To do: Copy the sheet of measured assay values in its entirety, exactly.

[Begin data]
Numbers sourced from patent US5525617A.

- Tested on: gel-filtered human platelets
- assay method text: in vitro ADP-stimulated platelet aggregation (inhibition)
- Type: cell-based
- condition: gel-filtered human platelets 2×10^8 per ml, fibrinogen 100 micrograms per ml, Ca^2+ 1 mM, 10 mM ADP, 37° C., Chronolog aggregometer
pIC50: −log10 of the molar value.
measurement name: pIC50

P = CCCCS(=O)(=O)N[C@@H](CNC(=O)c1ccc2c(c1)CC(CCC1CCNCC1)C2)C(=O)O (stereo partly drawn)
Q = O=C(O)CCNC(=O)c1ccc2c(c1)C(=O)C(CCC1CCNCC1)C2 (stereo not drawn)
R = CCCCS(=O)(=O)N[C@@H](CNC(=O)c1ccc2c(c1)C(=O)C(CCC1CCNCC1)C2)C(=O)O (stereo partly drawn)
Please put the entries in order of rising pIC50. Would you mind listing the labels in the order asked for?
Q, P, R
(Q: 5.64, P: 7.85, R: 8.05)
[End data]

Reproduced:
Numbers sourced from patent US5525617A.

- Tested on: gel-filtered human platelets
- assay method text: in vitro ADP-stimulated platelet aggregation (inhibition)
- Type: cell-based
- condition: gel-filtered human platelets 2×10^8 per ml, fibrinogen 100 micrograms per ml, Ca^2+ 1 mM, 10 mM ADP, 37° C., Chronolog aggregometer
pIC50: −log10 of the molar value.
measurement name: pIC50

P = CCCCS(=O)(=O)N[C@@H](CNC(=O)c1ccc2c(c1)CC(CCC1CCNCC1)C2)C(=O)O (stereo partly drawn)
Q = O=C(O)CCNC(=O)c1ccc2c(c1)C(=O)C(CCC1CCNCC1)C2 (stereo not drawn)
R = CCCCS(=O)(=O)N[C@@H](CNC(=O)c1ccc2c(c1)C(=O)C(CCC1CCNCC1)C2)C(=O)O (stereo partly drawn)
Please put the entries in order of rising pIC50. Would you mind listing the labels in the order asked for?
Q, P, R
(Q: 5.64, P: 7.85, R: 8.05)